“Look at every path closely and deliberately, then ask ourselves this crucial question: Does this path have a heart? If it does, then the path is good. If it doesn't, it is of no use.” ~Carlos Castaneda

Saturday, May 26, 2007

Making beautiful music ...

"I have been impressed with the urgency of doing. Knowing is not enough; we must apply. Being willing is not enough; we must do.”
~ Leonardo da Vinci

Many people view medicine as an art and I am one of these people. Although, there is a lot science to back up much of what we do, there are many thing that we do that are not based on science; they are based on experience and intuition. I refer to this as an "emotional" issue. We are all products of our environment and training. We are influenced by those around us, both our educators and colleagues, as well as, our personal experiences outside of the field of medicine. Medicine is an art and surgery is like a symphony. The operating theater is the orchestra and the surgeon is the conductor.

What does it mean to be the conductor? The purpose of the conductor is to communicate real-time information to performers. The conductor is also responsible for the preparation and rehearsal of the orchestra, and for making interpretative decisions - such as whether a certain passage should be slow, fast, soft, loud, smooth, aggressive, and so on. There are no absolute rules on how to conduct correctly, and a wide variety of different conducting styles exist. As the conductor you must have an understanding of the basic elements of musical expression and the ability to communicate them effectively to an ensemble. A conductor communicates these decisions both verbally (in rehearsal) and during the performance using different movements, gestures, and facial expressions. It is the conductors role to communicate his/her interpretation of the music to the ensemble.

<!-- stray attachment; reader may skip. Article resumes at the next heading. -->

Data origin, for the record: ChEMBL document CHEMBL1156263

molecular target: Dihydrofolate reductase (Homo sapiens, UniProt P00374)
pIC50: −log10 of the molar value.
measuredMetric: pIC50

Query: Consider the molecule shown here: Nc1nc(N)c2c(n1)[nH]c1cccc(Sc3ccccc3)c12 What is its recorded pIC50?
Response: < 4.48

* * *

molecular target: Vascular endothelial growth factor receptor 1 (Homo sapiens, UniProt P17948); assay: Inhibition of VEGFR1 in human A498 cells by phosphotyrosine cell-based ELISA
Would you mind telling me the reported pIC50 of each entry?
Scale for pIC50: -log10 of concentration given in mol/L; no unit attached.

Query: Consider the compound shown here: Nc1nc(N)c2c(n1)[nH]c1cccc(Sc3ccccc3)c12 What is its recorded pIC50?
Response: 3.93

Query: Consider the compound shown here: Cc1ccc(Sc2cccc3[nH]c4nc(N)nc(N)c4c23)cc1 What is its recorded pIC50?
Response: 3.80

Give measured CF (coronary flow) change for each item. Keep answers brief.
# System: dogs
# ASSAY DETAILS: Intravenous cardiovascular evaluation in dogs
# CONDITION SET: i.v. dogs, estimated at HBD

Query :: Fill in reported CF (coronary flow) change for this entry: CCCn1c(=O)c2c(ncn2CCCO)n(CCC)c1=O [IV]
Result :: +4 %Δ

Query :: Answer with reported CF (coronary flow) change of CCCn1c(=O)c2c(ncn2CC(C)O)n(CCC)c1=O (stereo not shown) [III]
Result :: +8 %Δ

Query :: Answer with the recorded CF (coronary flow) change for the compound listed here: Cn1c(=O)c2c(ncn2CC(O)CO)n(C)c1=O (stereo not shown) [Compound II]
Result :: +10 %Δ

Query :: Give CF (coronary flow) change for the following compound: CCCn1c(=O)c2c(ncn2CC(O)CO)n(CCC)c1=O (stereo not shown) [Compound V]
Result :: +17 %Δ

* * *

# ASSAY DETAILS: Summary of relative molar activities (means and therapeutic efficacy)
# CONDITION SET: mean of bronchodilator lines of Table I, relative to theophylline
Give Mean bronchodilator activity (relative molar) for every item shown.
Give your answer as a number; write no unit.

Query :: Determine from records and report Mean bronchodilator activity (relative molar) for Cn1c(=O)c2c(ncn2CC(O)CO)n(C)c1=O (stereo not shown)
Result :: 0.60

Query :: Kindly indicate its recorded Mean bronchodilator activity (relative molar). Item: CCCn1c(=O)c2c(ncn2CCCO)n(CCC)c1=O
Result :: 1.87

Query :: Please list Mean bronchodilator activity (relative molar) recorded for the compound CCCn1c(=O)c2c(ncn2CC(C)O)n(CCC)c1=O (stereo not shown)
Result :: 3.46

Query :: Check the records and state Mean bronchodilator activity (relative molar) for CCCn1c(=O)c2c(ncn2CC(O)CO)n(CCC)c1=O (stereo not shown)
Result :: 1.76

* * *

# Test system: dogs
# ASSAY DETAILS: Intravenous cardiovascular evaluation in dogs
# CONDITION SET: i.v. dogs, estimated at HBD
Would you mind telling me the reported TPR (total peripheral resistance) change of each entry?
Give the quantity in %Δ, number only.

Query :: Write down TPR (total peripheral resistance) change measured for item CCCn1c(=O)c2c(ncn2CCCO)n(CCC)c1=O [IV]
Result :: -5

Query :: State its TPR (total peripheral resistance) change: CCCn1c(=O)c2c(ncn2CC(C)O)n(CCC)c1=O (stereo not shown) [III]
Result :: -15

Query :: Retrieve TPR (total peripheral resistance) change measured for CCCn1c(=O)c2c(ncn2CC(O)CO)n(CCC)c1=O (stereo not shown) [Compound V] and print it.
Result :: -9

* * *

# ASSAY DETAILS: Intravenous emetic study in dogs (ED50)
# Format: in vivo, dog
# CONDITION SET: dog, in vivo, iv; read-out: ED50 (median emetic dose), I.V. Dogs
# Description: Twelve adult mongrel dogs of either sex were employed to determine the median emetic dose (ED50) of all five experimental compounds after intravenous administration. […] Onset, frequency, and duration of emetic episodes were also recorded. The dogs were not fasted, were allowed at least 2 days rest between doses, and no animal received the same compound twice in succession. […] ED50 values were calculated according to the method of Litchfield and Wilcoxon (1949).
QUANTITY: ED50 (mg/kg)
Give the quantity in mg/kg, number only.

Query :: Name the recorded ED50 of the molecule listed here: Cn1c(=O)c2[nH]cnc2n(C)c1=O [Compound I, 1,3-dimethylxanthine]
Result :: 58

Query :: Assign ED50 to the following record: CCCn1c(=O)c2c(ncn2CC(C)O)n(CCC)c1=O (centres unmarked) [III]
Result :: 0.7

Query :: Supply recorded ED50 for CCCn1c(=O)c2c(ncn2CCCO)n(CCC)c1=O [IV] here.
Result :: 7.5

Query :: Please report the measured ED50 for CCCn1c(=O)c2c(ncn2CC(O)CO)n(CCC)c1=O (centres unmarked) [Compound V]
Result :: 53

Many conductors have at least a basic understanding of all of the instruments and and that instruments role in the music being presented. The modern symphony orchestra consists of around 20 different musical instruments. There are four main groups: Strings (violin, viola, cello, bass, and harp), Woodwinds (flute, oboe, clarinet, bassoon) Brass (trumpet, horn, trombone, and tuba), and Percussion (including the piano). The conductor must have an understanding of each of these instruments and their importance to the music that is being interpreted. Their understanding of these instruments and their role in the musical piece are affected by their experience and previous instructors or conductors. This is why the same music will sound different when performed by different orchestras and conductors. Each conductor has developed his/her own style or flare; their understanding of the music is different because of their experiences. The outcomes are ultimately the same, but the approach may be different.